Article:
Too many adverbs.
Telling instead of showing.
I can count on my eagle-eyed group of critique partners to point out my story’s flaws, mistakes and plain bad writing.
I got lucky when I signed up for an online critique group. I was ready to let someone else read my story but I never imagined how much good it would do my writing and the story I wanted to tell.
My WIP had been through the harsh but valuable criticism of a contest, two rewrites and a final burnishing (I thought.) Now, I decided I needed a group of writers to read my words and let me know what was wrong. Or right.
At that moment the Maryland Romance Writers announced a new critique group — all on line. Perfect! I thought.
And it has been. We live all over the state of Maryland. Some have published books. Others have manuscripts in a drawer. All of us are furiously scribbling the work of our dreams. Then every two weeks, we send in 15 pages, critique the rest of the group’s submissions before we meet via Skype the next week to chat about what we read. Sometimes we miss a deadline or a meeting, but overall it’s a pretty active group with a pretty demanding schedule. My group, we call ourselves the Revisionaries, has read almost all of my WIP since last summer.
They’ve offered valuable insights, helped me clear up muddy passages, and most of all shown me that I can write something that engages people, makes them fall in love, makes them cry, makes them laugh. What a huge gift they’ve given me and I hope I’ve done the same for them.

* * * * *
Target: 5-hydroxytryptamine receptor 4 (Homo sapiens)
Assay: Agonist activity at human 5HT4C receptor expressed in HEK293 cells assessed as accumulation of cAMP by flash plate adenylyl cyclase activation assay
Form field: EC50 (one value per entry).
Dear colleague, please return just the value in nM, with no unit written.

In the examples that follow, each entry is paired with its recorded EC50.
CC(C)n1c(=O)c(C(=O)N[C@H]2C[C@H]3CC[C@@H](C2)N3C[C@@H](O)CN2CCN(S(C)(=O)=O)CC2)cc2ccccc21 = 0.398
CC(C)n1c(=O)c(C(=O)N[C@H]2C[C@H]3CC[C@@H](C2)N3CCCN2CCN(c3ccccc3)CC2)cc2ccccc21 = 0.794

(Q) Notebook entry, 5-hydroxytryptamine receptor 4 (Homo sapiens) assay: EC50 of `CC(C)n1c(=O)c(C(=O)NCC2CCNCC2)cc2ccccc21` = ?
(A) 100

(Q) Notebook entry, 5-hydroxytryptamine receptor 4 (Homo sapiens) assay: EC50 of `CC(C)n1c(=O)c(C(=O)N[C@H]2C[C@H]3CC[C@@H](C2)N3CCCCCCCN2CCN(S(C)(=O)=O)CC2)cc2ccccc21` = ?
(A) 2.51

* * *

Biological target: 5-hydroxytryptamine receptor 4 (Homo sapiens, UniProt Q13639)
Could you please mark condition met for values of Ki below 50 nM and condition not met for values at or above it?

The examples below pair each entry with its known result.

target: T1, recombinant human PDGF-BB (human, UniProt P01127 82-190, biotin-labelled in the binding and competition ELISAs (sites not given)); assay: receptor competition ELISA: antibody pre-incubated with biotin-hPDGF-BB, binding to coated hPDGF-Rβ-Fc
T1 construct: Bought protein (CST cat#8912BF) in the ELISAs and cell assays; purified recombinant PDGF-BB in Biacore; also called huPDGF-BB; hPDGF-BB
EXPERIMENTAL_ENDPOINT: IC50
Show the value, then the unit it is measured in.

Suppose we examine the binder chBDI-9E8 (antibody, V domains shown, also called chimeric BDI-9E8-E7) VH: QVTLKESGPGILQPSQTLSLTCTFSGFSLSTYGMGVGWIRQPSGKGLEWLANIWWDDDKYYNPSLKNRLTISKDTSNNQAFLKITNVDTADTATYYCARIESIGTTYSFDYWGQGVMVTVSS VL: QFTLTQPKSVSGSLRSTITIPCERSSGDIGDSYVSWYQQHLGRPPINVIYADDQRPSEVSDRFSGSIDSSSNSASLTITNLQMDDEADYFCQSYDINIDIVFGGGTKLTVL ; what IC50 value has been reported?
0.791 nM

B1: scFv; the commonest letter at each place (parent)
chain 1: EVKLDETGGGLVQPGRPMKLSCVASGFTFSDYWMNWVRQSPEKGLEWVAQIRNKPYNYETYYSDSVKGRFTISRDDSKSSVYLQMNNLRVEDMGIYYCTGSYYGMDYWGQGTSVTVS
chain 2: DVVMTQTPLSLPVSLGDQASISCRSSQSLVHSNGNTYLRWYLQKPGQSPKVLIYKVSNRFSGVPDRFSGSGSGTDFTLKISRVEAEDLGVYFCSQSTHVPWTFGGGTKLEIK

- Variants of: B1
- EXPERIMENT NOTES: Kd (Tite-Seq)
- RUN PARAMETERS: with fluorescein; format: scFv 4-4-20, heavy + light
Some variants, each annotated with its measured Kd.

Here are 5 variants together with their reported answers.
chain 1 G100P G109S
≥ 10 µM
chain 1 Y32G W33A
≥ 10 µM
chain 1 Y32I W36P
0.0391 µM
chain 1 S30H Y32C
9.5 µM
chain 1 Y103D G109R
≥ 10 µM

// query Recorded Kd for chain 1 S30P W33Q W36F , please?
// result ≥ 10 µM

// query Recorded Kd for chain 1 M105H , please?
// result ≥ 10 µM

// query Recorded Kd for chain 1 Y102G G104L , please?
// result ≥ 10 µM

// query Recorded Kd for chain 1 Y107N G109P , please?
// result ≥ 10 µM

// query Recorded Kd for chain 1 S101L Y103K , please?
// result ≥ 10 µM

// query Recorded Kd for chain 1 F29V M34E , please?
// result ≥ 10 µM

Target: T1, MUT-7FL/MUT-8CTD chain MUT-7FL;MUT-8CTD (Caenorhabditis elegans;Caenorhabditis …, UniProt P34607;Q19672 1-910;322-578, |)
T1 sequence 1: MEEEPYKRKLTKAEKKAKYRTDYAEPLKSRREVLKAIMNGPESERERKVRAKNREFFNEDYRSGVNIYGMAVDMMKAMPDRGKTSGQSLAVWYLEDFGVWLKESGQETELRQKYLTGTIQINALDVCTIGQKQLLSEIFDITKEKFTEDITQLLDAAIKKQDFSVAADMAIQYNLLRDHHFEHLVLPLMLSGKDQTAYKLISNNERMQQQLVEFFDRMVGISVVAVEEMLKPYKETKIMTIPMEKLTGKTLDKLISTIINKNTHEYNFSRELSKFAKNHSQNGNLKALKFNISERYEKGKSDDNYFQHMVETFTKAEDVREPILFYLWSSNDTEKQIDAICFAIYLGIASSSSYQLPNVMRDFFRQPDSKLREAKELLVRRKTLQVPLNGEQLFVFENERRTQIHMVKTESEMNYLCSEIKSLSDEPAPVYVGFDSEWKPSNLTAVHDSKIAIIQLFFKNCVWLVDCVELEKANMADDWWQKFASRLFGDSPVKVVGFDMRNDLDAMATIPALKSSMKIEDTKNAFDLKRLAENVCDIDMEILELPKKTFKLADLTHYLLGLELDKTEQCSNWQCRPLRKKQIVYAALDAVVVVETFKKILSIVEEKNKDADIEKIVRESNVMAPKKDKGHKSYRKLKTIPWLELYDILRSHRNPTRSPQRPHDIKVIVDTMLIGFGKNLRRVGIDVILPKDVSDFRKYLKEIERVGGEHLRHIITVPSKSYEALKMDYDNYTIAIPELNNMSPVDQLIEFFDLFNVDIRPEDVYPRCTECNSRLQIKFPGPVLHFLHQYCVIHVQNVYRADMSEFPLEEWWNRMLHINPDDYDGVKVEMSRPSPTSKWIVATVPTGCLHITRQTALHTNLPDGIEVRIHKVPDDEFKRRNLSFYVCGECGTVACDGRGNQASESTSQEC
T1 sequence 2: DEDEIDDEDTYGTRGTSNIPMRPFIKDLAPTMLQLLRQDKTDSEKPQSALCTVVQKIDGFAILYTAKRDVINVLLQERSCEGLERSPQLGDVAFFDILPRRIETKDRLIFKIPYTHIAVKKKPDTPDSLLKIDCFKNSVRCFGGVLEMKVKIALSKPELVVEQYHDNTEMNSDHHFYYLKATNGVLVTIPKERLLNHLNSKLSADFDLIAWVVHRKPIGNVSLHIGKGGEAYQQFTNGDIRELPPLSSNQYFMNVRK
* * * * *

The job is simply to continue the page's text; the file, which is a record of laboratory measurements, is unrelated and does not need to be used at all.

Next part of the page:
Here’s the part I didn’t expect. We became friends. We have an online gathering place at Slack.com — and it’s become a sort of Facebook for our group. I check on everybody every day. Because we come here to ask questions, offer advice, complain about our non-writing lives, offer support.
I trust these women — they’re funny, smart and incredibly talented. And they’re honest, sensitive and thick skinned. That last trait is essential — sometimes a comment in the pages I return is downright cranky. On purpose. Because all of us are counting on the rest of us to help them craft the best book we can write. I think we’re doing that for each other.
And for that I thank them.